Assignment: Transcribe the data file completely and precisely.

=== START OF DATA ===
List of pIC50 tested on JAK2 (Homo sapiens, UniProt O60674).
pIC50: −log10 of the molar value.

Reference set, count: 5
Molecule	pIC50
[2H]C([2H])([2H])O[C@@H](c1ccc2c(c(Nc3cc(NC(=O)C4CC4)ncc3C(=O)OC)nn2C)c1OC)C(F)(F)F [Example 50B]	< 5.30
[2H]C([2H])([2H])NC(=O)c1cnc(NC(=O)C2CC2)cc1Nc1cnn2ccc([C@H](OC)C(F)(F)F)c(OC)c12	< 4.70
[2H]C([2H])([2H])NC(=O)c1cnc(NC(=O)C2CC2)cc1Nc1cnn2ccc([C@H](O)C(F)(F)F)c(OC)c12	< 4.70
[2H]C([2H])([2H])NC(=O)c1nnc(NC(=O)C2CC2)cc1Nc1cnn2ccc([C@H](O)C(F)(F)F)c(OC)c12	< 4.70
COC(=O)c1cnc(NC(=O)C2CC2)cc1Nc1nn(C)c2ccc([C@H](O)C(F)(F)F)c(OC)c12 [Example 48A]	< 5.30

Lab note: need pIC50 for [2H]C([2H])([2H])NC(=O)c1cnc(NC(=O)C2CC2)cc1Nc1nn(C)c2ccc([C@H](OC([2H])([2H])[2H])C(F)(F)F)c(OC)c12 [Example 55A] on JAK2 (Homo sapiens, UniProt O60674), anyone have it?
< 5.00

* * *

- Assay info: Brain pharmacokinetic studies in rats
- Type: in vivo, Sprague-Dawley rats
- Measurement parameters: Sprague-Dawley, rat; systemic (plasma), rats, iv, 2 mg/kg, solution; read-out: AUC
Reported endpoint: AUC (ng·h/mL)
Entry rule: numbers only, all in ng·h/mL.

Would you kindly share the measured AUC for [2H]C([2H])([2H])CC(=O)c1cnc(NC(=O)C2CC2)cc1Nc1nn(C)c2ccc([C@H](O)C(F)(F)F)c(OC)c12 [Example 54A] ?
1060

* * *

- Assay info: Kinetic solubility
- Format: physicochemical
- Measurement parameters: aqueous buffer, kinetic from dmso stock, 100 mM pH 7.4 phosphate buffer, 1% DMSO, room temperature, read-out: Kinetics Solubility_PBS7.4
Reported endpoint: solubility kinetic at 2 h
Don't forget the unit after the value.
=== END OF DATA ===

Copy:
List of pIC50 tested on JAK2 (Homo sapiens, UniProt O60674).
pIC50: −log10 of the molar value.

Reference set, count: 5
Molecule	pIC50
[2H]C([2H])([2H])O[C@@H](c1ccc2c(c(Nc3cc(NC(=O)C4CC4)ncc3C(=O)OC)nn2C)c1OC)C(F)(F)F [Example 50B]	< 5.30
[2H]C([2H])([2H])NC(=O)c1cnc(NC(=O)C2CC2)cc1Nc1cnn2ccc([C@H](OC)C(F)(F)F)c(OC)c12	< 4.70
[2H]C([2H])([2H])NC(=O)c1cnc(NC(=O)C2CC2)cc1Nc1cnn2ccc([C@H](O)C(F)(F)F)c(OC)c12	< 4.70
[2H]C([2H])([2H])NC(=O)c1nnc(NC(=O)C2CC2)cc1Nc1cnn2ccc([C@H](O)C(F)(F)F)c(OC)c12	< 4.70
COC(=O)c1cnc(NC(=O)C2CC2)cc1Nc1nn(C)c2ccc([C@H](O)C(F)(F)F)c(OC)c12 [Example 48A]	< 5.30

Lab note: need pIC50 for [2H]C([2H])([2H])NC(=O)c1cnc(NC(=O)C2CC2)cc1Nc1nn(C)c2ccc([C@H](OC([2H])([2H])[2H])C(F)(F)F)c(OC)c12 [Example 55A] on JAK2 (Homo sapiens, UniProt O60674), anyone have it?
< 5.00

* * *

- Assay info: Brain pharmacokinetic studies in rats
- Type: in vivo, Sprague-Dawley rats
- Measurement parameters: Sprague-Dawley, rat; systemic (plasma), rats, iv, 2 mg/kg, solution; read-out: AUC
Reported endpoint: AUC (ng·h/mL)
Entry rule: numbers only, all in ng·h/mL.

Would you kindly share the measured AUC for [2H]C([2H])([2H])CC(=O)c1cnc(NC(=O)C2CC2)cc1Nc1nn(C)c2ccc([C@H](O)C(F)(F)F)c(OC)c12 [Example 54A] ?
1060

* * *

- Assay info: Kinetic solubility
- Format: physicochemical
- Measurement parameters: aqueous buffer, kinetic from dmso stock, 100 mM pH 7.4 phosphate buffer, 1% DMSO, room temperature, read-out: Kinetics Solubility_PBS7.4
Reported endpoint: solubility kinetic at 2 h
Don't forget the unit after the value.